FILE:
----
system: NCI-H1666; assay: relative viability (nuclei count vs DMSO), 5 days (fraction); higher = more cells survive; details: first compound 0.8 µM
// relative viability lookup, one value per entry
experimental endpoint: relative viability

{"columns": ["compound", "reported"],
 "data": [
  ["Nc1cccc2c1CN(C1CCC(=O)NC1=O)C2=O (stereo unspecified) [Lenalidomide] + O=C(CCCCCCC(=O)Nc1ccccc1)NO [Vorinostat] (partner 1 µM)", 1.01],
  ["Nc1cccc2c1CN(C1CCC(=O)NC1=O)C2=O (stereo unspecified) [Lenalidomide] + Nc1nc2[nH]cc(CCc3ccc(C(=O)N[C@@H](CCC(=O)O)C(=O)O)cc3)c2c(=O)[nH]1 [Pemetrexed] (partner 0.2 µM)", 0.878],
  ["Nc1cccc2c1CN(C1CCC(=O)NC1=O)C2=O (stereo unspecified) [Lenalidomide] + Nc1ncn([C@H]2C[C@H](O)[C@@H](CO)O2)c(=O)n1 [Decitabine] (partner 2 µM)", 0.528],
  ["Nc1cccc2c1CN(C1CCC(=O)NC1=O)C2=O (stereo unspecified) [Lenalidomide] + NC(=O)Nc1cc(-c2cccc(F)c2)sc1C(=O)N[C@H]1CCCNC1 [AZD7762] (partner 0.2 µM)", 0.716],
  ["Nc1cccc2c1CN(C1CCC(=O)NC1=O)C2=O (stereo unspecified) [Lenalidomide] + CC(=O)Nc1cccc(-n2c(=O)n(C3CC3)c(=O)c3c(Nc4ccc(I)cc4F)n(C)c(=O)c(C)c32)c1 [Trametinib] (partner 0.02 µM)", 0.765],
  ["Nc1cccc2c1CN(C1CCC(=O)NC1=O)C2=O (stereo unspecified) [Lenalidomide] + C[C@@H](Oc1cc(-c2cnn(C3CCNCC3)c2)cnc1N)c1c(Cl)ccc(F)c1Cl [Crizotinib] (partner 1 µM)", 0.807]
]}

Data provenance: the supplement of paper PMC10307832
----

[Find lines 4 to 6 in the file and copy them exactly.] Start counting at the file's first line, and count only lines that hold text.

{"columns": ["compound", "reported"],
 "data": [
  ["Nc1cccc2c1CN(C1CCC(=O)NC1=O)C2=O (stereo unspecified) [Lenalidomide] + O=C(CCCCCCC(=O)Nc1ccccc1)NO [Vorinostat] (partner 1 µM)", 1.01],